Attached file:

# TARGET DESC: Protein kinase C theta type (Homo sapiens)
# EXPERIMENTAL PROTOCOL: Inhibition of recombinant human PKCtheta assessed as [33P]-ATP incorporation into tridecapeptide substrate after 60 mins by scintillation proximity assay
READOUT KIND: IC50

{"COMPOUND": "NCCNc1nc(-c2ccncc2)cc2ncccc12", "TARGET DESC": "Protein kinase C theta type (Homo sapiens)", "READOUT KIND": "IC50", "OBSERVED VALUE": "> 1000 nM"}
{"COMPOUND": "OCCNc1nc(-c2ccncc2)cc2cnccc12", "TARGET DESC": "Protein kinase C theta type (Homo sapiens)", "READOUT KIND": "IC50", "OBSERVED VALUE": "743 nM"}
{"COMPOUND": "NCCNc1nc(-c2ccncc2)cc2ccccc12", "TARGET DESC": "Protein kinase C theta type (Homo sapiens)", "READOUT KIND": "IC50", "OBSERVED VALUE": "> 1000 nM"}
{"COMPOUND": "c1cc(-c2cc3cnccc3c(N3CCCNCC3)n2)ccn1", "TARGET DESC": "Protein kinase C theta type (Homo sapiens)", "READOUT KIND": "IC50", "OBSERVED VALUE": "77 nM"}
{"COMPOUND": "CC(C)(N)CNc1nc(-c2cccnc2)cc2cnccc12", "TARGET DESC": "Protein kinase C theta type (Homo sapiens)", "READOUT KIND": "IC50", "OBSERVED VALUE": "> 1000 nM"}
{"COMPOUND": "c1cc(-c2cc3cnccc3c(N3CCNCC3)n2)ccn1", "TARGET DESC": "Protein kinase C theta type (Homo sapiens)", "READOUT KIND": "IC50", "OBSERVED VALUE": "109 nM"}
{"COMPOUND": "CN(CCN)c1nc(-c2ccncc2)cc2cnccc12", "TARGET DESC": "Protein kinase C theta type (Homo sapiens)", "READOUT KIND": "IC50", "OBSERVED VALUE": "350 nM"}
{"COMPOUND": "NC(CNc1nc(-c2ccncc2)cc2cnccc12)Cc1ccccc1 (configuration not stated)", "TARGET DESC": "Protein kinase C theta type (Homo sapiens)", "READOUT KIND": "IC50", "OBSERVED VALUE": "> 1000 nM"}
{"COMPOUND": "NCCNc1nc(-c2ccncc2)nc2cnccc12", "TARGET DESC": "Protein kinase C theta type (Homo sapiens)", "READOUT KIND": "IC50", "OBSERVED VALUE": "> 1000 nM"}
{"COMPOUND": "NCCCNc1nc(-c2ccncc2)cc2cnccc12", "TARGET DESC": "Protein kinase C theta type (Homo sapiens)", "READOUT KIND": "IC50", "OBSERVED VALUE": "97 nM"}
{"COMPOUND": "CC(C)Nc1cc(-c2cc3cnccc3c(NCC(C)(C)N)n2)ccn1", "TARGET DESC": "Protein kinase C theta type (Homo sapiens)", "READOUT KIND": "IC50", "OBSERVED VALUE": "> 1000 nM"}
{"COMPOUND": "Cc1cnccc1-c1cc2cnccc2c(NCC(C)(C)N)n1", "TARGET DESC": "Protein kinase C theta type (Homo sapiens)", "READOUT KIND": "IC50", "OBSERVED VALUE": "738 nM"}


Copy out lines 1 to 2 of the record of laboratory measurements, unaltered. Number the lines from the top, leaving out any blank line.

# TARGET DESC: Protein kinase C theta type (Homo sapiens)
# EXPERIMENTAL PROTOCOL: Inhibition of recombinant human PKCtheta assessed as [33P]-ATP incorporation into tridecapeptide substrate after 60 mins by scintillation proximity assay